CEFLEX is currently developing a next-generation waste processing plant based on its QRP, with a commercial launch scheduled for 2023. The “modular and responsive sorting and recycling approach” will reportedly enable “a much greater percentage of flexible packaging to be returned to the economy – and in the quantities and the qualities needed to meet the requirements of new end markets”.
Graham Houlder, project coordinator at CEFLEX, told Packaging Europe: “CELEX believes that having such a plant would also send a powerful economic current across the sector and incentivise greater collection for recycling of flexible packaging, providing even more recycled materials in the range of qualities different end markets demand.”
Legislative intervention and producer progress
Within a demand-driven circular economy model, CEFLEX expresses support for Extended Producer Responsibility (EPR), as it has done previously. For example, in its five-step roadmap to enhance the collection of flexibles, CEFLEX says that its stakeholders intend to work with national authorities to help deliver effective EPR schemes with flexible packaging included.
The implementation of EPR tends to vary between countries and even regions. In some cases, the inclusion of flexible packaging is not clear. The UK’s EPR scheme, as an example, will work with WRAP to ensure the recyclability of packaging is clearly labelled by March 2026, but plastic films and flexibles seem to be excluded from this requirement. This suggests that challenges remain in implementing EPR schemes that incorporate flexible plastics.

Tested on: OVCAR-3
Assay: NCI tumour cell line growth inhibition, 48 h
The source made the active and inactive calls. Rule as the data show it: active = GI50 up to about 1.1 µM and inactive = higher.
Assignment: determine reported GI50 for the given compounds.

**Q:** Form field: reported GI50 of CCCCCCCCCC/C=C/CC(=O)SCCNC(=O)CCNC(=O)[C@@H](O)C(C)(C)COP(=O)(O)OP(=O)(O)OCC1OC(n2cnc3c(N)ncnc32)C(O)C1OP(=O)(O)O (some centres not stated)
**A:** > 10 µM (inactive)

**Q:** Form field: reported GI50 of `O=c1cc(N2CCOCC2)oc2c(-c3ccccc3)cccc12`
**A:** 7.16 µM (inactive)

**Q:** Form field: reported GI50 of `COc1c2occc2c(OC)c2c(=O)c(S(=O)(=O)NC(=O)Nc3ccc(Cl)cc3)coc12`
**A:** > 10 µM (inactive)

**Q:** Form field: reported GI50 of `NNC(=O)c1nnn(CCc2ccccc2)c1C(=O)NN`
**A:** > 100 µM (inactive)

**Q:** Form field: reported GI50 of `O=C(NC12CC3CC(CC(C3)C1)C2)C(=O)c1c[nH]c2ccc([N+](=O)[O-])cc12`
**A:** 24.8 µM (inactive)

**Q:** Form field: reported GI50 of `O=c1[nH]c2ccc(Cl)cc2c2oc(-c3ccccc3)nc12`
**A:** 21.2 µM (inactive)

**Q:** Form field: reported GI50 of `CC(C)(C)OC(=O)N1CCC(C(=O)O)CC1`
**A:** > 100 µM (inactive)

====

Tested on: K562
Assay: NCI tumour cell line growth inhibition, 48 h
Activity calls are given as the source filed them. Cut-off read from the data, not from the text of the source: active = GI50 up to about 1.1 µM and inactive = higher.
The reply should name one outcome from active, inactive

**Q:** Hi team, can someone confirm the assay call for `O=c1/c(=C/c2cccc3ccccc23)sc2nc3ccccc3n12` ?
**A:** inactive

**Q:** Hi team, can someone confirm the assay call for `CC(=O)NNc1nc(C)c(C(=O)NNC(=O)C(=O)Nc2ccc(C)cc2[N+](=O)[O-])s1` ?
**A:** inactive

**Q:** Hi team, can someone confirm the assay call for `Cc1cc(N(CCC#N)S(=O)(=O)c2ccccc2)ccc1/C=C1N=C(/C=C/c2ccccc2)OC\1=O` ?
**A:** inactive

Producers themselves are also making pledges to improve the recyclability of flexible packaging. Dow concurs with CEFLEX regarding the need to incentivise the adoption of collection, sorting, and recycling for flexibles.
Romain Cazenave, packaging EMEA marketing director at Dow, comments: “We’re working with CEFLEX and other organisations to make sure that everybody adopts the same development rules so that flexible packaging waste becomes an attractive material and there are more incentives to sort and recycle it.
“The better you can monitor the quality of the waste, the less challenging it is to recycle. We are aiming to reduce the spectrum of our waste to make it more valuable.”
In March, major brand owners Mars, Mondelēz International, Nestlé, PepsiCo, and Unilever committed to increasing investment with the intention of accelerating the transition to a circular economy for flexible packaging across Europe. Working with governmental bodies and value chain partners, the companies will apparently focus on putting forward concrete proposals to enable collection, improve sorting, and innovate in the area of recycling for flexible plastics. Each company says it will also review packaging design, aiming to reduce materials, improve recyclability, and incorporate more recycled and renewable content.
Gloria Gabellini, director of packaging policy at PepsiCo, explains: “To ensure flexible packaging is kept within the economy, we will need improvements to the waste management infrastructure, which must be supported by the right policy instruments.”